Let us stipulate straightaway: Victor Davis Hanson is the worst historian since Parson Weems. To picture anything remotely as bad as his pseudo-historical novels and propaganda tracts, one would have to imagine an account of the fiscal policies of the Bush administration authored by Paris Hilton.
Mr. Hanson, Cal State Fresno’s contribution to human letters, is the favorite historian of the administration, the Naval War College, and other groves of disinterested research. His academic niche is to drag the Peloponnesian War into every contemporary foreign policy controversy and thereby justify whatever course of action our magistrates have taken. One suspects that if the neo-cons at the American Enterprise Institute were suddenly seized by the notion to invade Patagonia, Mr. Hanson would be quoting Pericles in support.
Once we strip away all the classical Greek fustian, it becomes clear that the name of his game is to take every erroneous conventional wisdom, cliche, faulty generalization, and common-man imbecility, and elevate them to a catechism. In this process, he showcases a technique beloved of pseudo-conservatives stuck at the Sean Hannity level of debate: he swallows whatever quasi-historical balderdash serves the interest of those in power, announces it with an air of surprised discovery, and then congratulates himself on his boldness in telling truth to power.
This is a surprising and rather hypocritical pose by someone who reportedly sups at the table of Vice President Cheney. For Mr. Hanson is one of a long and undistinguished line of personalities stretching back into the abysm of time: the tribal bard, the court historian, the academic recipient of the Lenin Prize. Compared to him, politically connected scribes such as Arthur Schlesinger, Jr., resemble Dietrich Bonhoeffer.
Like a Hellcat aviator at the Great Marianas Turkey Shoot, one hardly knows where to fire first, so target-rich is the Hanson opus. But let us take, exempli gratia, a recent contribution to human understanding in the pseudo-conservatives’ flagship publication, National Review. Mr. Hanson’s philippic, “Remembering World War II: Revisionists Get It Wrong,”  is an extended and unsourced whine obviously written from a deep sense of grievance that America’s contribution to World War II is somehow underappreciated, if not deliberately slighted.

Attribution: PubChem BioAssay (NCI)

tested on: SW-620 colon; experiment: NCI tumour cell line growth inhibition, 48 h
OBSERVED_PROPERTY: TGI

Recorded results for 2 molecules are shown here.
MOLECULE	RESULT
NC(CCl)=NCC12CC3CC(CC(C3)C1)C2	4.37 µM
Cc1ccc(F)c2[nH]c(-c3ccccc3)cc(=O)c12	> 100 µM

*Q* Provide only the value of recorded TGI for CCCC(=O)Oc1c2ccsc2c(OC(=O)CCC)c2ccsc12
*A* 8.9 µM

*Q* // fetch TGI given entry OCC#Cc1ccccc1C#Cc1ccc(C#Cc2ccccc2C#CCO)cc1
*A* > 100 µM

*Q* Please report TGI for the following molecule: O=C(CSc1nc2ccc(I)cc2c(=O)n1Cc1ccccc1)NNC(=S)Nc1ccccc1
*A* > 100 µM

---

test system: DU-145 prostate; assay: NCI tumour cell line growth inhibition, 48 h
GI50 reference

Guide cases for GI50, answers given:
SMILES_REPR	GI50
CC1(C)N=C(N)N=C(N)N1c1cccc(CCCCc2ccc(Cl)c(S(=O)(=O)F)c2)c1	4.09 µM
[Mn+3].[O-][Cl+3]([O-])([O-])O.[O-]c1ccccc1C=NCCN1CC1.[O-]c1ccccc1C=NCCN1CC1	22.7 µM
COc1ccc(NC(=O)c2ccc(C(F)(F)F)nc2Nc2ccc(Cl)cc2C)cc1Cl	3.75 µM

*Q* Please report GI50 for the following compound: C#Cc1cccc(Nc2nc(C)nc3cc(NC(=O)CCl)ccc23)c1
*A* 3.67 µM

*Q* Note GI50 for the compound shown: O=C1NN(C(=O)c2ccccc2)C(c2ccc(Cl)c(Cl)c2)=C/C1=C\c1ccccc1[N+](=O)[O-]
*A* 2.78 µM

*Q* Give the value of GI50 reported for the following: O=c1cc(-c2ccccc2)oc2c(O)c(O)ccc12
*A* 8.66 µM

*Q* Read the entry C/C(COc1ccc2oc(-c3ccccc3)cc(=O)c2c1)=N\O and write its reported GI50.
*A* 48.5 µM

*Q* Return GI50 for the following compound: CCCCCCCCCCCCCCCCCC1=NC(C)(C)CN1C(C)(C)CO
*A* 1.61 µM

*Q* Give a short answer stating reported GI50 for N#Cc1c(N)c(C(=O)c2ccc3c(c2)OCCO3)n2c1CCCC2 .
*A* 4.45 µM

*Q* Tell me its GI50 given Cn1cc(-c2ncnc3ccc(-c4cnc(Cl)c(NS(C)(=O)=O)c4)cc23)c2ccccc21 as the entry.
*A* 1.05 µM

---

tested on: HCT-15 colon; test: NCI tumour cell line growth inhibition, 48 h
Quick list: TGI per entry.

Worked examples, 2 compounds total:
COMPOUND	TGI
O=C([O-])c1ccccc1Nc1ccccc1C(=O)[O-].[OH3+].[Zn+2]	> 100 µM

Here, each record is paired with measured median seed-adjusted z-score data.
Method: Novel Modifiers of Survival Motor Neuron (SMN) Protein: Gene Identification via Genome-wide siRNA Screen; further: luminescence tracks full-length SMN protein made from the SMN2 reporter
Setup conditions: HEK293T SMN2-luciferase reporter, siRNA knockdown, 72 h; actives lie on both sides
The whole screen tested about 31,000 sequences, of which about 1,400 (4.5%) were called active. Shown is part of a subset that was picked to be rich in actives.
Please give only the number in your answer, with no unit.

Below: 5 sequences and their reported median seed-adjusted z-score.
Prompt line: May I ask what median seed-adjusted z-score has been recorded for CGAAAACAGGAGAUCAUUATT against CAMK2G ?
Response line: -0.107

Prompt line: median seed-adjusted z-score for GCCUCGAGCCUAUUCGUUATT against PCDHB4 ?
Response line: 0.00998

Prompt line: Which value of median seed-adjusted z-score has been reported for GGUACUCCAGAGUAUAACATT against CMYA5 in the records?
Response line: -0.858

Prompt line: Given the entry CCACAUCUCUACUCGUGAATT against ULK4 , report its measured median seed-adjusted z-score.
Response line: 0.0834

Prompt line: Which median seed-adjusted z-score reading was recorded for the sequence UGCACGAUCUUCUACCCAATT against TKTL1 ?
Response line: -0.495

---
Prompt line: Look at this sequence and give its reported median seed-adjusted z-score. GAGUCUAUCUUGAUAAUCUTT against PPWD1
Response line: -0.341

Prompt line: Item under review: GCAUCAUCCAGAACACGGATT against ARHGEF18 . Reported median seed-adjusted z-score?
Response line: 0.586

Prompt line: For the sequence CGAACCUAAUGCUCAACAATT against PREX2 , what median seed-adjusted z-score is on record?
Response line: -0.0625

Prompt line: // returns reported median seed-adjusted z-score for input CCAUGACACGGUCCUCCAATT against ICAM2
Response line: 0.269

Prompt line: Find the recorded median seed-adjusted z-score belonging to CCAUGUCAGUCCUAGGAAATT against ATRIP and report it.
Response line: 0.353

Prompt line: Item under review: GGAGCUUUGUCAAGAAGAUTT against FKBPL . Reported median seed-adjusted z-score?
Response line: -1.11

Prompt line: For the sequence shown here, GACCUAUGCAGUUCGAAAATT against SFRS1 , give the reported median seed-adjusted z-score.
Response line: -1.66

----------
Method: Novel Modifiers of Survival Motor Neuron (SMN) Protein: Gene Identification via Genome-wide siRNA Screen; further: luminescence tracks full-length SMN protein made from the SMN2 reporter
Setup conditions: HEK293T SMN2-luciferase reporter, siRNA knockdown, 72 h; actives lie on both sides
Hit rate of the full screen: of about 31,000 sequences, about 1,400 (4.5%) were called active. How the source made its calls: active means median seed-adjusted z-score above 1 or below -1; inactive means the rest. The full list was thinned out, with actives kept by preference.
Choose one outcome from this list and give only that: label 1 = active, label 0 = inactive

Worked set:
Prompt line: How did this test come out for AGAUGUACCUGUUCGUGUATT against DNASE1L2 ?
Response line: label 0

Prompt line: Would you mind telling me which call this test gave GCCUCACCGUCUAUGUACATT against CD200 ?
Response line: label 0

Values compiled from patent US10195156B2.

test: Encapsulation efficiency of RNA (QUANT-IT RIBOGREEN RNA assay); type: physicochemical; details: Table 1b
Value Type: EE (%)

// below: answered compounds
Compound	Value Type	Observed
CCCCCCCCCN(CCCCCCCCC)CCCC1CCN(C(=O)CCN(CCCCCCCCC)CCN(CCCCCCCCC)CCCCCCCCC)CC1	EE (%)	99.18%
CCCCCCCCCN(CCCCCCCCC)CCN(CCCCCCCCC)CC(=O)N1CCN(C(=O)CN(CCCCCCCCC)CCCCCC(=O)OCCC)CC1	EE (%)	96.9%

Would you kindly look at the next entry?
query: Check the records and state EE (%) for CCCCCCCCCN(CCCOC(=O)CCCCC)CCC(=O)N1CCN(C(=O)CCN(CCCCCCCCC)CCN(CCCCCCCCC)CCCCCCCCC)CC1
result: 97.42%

One blinks in disbelief at such a statement. World War II is the subject of an avalanche of more books and films than any other historical subject, most of them if anything overstating, mainly by implication, the precise American contribution to Allied victory. Has Mr. Hanson never heard, that far from being unheralded, General Patton was the laudatory subject of an Oscar-winning film that is a staple of Turner Classic Movies? Did the overwhelmingly favorable public response to Saving Private Ryan bounce off his consciousness like so many Swedish peas off a steel helmet? . Was there no notice of the recent dedication of the World War II Memorial in Reader’s Digest or other publications appropriate to Mr. Hanson’s Rotarian tastes? The History Channel is All World War II, All The Time – largely from the American perspective; Mr. Hanson is apparently too busy watching Fox News to notice.
Perhaps Hollywood, otherwise a perennial target of America’s moralizing jihadists, is not to blame so much as that bugbear of pseudo-conservative rage, the Liberal Education Establishment. Mr. Hanson believes that chalky pedagogues are inserting poison into innocent American youths’ crania in the same manner that Claudius dispatched Hamlet’s father. Only, rather than killing them, these pied pipers of Trotskyite academia endeavor to turn them into Old Glory-burning zombies.